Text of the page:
That’s when 49 New York City architects, laboring in what was then a little known and little respected field, organized the American Institute of Architects.
Today the AIA boasts more than 80,000 members and chapters across the country. The Grand Valley chapter, which covers West Michigan, claims nearly 250 members, said Chapter President Nate Gillette, architect for Bazzani Associates in Grand Rapids.
AIA’s architecture professionals have influenced not only individual buildings, but cityscapes across America. In 1899, the AIA opened its headquarters in Washington, D.C., and became especially influential in the city’s national architecture, choosing, for example, the location and design of the Washington Monument.
Along the way, the AIA has struggled as a group with issues with which Americans are familiar: women’s rights, the environment, diversity, the Great Depression, wars and technology. Now the AIA is celebrating its 150th anniversary by giving gifts to America.
“The whole idea of AIA150 is that the AIA is actually giving a gift out to the citizens of America. We’re doing public service projects as a way to give something back to the community,” Gillette said.
The Grand Valley chapter began with about 20 members who split off from the larger Southwest Michigan chapter in 1964, said Harry Terpstra, AIA, of Terpstra Design Associates in Grand Rapids and a former state chapter president. The chapter covers 11 counties and includes Grand Rapids, Holland and Muskegon.
“This is probably one of the most involved chapters in a lot of areas,” Terpstra said. “It’s held as a model by national. There’s a lot to be proud of, what architects locally have been doing.”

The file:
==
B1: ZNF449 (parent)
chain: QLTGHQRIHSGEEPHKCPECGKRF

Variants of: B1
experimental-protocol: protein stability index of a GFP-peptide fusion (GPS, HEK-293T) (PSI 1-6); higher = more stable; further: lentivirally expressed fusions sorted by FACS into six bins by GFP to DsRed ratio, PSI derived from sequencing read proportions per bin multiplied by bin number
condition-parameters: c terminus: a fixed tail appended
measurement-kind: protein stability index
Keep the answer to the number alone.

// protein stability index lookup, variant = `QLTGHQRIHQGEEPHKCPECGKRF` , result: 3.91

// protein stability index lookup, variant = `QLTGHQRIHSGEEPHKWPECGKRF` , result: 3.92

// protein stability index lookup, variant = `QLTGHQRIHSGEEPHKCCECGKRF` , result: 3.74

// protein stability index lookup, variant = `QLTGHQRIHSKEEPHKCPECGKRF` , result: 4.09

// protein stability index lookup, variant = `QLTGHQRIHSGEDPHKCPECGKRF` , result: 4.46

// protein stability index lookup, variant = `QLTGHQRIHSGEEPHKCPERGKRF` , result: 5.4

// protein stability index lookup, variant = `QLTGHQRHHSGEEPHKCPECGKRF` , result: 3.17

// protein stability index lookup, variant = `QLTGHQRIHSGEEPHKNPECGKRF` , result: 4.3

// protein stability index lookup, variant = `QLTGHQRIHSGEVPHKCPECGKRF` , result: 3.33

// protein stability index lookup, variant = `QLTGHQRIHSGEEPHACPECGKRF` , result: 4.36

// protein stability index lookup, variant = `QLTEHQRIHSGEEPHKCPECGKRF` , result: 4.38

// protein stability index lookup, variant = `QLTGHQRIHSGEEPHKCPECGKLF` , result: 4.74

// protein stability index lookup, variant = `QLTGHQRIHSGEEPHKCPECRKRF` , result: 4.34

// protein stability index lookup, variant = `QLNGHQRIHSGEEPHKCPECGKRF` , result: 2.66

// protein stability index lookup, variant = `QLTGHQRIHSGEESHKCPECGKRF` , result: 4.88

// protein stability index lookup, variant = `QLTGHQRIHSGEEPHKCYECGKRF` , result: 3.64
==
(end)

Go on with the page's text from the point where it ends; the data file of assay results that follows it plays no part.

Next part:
As part of its celebration, the Grand Valley chapter is conducting a charrette next month at the Pinnacle Center in Hudsonville. The charrette will gather all the stakeholders in a particular area — municipalities, property owners and landscape architects, as well as architects — to envision a new future for a problem area.
“We’ve even got a plan to carry this on even further for more years ahead,” Gillette said.
Also on tap is a guidebook to architectural gems in the Grand Rapids, Muskegon and Holland area, which will be available to the public (see related story)
Chapter members also are working with local nonprofit Disability Advocates to do a study of accessibility in public areas and to develop standards for accessible housing. Gillette said he expects that work to continue throughout the year.
In April, the chapter will host the annual Honor Awards to recognize members for outstanding work. The event will feature a guest speaker. AIAGV also has established a $1,000 scholarship for students in accredited architecture programs.
Gillette said the chapter hosts monthly lunch meetings and is planning several bigger evening sessions twice a year. He said the meetings can count toward the continuing education credits required to maintain AIA membership, although the state of Michigan does not require continuing education for licensure.
The group also has scheduled several social occasions, such as a golf outing that raises money for Habitat for Humanity and a day trip to the Santiago Calatrava-designed Milwaukee Art Museum, Gillette said.
He said that about half of licensed architects are AIA members. “We see that as quite unfortunate. The AIA is the only professional organization looking after the well-being of the architectural career,” Gillette said.
Gillette said the industry also is grappling with a drop in the number of architecture graduates. Locally, no colleges offer a full program in architecture, but pre-architecture and design are available through Ferris State University and its Kendall College of Art and Design, as well as through Calvin College and Grand Rapids Community College, Gillette said.
AIA membership is available to licensed architects, he added, as well as to associate members such as students or others who work closely with architects. For more information, visit www.aiagv.net on the Web.